Production of the Malibu Mirage commenced in October 1988 for the 1989 model year. Features for this variant include a more powerful 350-horsepower Lycoming TIO-540-AE2A 3 engine and a new wing. Production for the Malibu Mirage includes a now standard glass cockpit.

PA-46-500TP Malibu Meridian

The turboprop-powered version of the Malibu received its certification in September 2000. Deliveries began a few months later in November. Changes feature larger wing and tail surfaces and a 3-screen version of the Garmin G1000 including the Garmin GFC 700 autopilot to replace its previous system.


An updated version of the Mirage, the M350 is fit with the same 350-horsepower turbocharged Lycoming TIO-540-AE2A engine and Hartzell 3-bladed propeller. Additional improvements include its Ametek digital fuel quantity system and improved Garmin G1000 NXi flight system. With this Garmin update, it can initiate emergency descent in the case that the pilot becomes incapacitated due to hypoxia.


The M500 is an updated version of the Meridian with an updated Garmin G1000 NXi flight system. This system improved the automatic wing-level function and offered control override to prevent the plane’s flight envelope from exceeding its limit. In the event of an incapacitated pilot due to hypoxia, this aircraft also features a safety system known as the Electronic Stability and Protection (ESP) system. The M500 also has ADS-B, but no Full Authority Digital Engine Control (FADEC).


The M500 is an updated version of the Meridian with an updated Garmin G1000 NXi flight system. This system improved the automatic wing-level function and offered control override to prevent the plane’s flight envelope from exceeding its limit. In the event of an incapacitated pilot due to hypoxia, this aircraft also features a safety system known as the Electronic Stability and Protection (ESP) system. The M500 also has ADS-B, but no Full Authority Digital Engine Control (FADEC).

PA-46R-350T Matrix

Piper Aircraft announced the Matrix’s unpressurized design in October 2007. This turbocharging 350-horsepower aircraft is equipped with a Lycoming TI0-540-AE2A engine, retractable landing gear, and standard equipment such as a built-in oxygen system, Avidyne Entegra glass cockpit, S-Tec 55X autopilot, and air conditioning system. Other major upgrades include a de-ice system, an Enhanced Situational Awareness Package, speed brakes, and an avionics package with Avidyne TAS610 dual antenna traffic advisory system (Garmin G1000 avionics for 2010+). Production for this aircraft ended in 2015.


The JetPROP is an aftermarket turbine engine conversion for the PA-46-310P Malibu and PA-46-350P Malibu Mirage offered by Rocket Engineering of Spokane, WA. Originally certified in 1998 as the JetPROP DLX with a Pratt & Whitney PT6A-34 engine, conversions 90 and above used the P&W PT6A-35 after the -34 was discontinued. A lower-cost JetPROP DL version became available in October 2003 utilizing the P&W PT6A-21. As of September 2008, 233 JetPROP conversions had been delivered. Twenty percent of the entire PA-46 fleet has been converted.

Top Piper Meridian PA-46 500TP Questions

The following are answers to several FAQs regarding the Piper Meridian PA-46 500TP.

What Type Of Aircraft Is The ZeroAvia HyFlyer?

ZeroAvia is the creation of a Cranfield University partner and U.S./UK startup developing a Hydrogen fuel cell power train. The idea was that this type of modification would halve turbine operating costs. Developers test-flew a few 130 kW electric motors replacing the piston engine of a Piper Malibu Mirage in California. In September 2019, the UK government granted £2.7 million ($3.3 million) for its HyFlyer demonstrator. ZeroAvia’s prototype made its first hydrogen-powered flight at Cranfield Airport on September 24, 2020.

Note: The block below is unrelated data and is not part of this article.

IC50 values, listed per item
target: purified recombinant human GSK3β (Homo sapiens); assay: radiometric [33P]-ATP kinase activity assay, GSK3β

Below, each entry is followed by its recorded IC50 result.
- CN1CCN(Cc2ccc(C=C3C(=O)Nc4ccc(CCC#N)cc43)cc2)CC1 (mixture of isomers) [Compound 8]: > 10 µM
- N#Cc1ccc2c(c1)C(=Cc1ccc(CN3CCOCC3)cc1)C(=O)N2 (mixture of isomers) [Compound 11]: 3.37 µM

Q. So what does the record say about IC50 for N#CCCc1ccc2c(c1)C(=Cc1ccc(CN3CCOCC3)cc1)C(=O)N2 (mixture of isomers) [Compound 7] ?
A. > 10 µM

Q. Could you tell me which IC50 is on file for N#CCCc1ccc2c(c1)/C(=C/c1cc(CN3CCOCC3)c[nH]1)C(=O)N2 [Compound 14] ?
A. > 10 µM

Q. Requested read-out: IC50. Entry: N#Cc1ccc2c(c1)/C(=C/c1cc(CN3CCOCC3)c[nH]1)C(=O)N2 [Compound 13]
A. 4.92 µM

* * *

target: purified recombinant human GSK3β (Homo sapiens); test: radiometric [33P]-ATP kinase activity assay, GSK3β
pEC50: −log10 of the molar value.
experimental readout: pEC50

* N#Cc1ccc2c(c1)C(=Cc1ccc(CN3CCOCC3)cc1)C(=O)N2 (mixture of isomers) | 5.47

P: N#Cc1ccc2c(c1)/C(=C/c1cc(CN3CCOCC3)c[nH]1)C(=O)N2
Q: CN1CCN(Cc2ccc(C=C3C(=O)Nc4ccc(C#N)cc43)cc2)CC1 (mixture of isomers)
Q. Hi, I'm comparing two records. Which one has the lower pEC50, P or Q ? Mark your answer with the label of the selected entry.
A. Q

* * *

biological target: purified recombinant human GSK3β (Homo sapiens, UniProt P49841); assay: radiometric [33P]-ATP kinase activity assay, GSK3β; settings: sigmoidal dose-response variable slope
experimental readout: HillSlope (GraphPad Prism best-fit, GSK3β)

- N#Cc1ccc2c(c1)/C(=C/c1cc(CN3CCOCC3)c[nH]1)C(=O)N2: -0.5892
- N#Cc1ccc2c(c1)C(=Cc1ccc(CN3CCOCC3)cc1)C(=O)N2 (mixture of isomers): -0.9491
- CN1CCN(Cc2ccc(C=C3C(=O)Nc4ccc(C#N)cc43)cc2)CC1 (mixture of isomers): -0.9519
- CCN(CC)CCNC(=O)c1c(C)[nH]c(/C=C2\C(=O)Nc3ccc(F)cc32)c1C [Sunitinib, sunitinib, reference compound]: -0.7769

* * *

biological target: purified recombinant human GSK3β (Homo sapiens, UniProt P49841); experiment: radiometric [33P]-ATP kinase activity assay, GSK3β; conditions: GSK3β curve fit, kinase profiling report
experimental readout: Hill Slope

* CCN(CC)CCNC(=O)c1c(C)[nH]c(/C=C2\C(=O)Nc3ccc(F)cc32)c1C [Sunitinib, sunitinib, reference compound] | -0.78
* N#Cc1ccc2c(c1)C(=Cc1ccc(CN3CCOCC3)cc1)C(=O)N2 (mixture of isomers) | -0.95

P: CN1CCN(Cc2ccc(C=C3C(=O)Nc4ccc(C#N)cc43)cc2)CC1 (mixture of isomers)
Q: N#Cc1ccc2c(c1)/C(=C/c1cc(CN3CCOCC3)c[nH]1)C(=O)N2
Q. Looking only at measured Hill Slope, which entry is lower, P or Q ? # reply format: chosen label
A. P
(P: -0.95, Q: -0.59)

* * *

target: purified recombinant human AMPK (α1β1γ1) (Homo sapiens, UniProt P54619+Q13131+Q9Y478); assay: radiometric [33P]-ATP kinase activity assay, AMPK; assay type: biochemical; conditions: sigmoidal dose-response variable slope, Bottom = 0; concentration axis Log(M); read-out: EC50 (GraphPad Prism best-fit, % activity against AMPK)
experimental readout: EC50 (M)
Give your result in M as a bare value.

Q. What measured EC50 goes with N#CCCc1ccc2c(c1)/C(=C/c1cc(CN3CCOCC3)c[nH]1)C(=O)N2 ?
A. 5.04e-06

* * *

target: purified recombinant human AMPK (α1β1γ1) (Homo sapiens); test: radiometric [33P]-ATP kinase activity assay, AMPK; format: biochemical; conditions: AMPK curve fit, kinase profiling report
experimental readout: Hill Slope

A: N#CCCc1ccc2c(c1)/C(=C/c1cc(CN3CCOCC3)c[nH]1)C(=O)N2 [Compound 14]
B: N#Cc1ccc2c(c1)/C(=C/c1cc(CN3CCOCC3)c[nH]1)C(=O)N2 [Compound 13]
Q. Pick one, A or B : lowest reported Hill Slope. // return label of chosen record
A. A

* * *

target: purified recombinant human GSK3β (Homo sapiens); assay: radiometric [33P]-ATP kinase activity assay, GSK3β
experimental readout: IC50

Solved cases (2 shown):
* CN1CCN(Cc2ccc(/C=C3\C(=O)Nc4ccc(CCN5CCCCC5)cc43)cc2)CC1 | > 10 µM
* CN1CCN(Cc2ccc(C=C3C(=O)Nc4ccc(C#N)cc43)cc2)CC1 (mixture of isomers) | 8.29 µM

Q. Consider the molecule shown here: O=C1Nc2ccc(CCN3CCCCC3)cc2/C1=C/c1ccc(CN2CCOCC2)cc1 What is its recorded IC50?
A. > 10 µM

What Happened To The Piper Malibu?

The Continental TSIO-520-BE-powered Malibu was discontinued in 1988 following a series of incidents and accidents due to engine failures.

What Inspired Piper Aircraft Names?

According to Joint Base San Antonio (JBSA), Army General Hamilton Howze chose the name Sioux in the 1940s “in honor of the Native Americans who fought Army soldiers in the Sioux Wars and defeated the 7th Cavalry Regiment at the Battle of Little Bighorn”.

Later on, the Army asked for its AR 70-28 aircraft to be named after “Indian terms and names of American Indian tribes and chiefs.” Due to disagreements about the relationship between the U.S. military and Native Americans, the rule did not last according to a press release discussing the several American Indian Wars from 1609 to 1924. Now, the U.S. military needs formal permission from the tribes to use any similar names in the future.

The same press release says,

“But Native Americans also served as some of the fiercest fighters for the United States for more than 200 years…In fact, 32 Native Americans have earned the nation’s highest military award, the Medal of Honor.”

Using native tribe and warrior names might have been inspired by the headquarters’ surrounding area as it’s located within a quarter mile of several native villages. The first aircraft with a Native American name became the all-metal aircraft, the Piper Apache, manufactured from 1952 to 1981.

All of the following Piper aircraft names derive from Indigenous peoples:

  • Piper PA-23 Apache
  • Piper PA-23 Aztek
  • Piper PA-24 Comanche
  • Piper PA-25 Pawnee
  • Piper PA-28 Cherokee
  • Piper PA-28-236 Dakota
  • Piper PA-31 Navajo
  • Piper PA-31P-350 Mojave
  • Piper PA-31T Cheyenne
  • Piper PA-34 Seneca
  • Piper PA-44 Seminole

What Else Is Piper’s Meridian Known As?

Other names for the Meridian include the Malibu, Malibu Mirage, Malibu Meridian, and Matrix.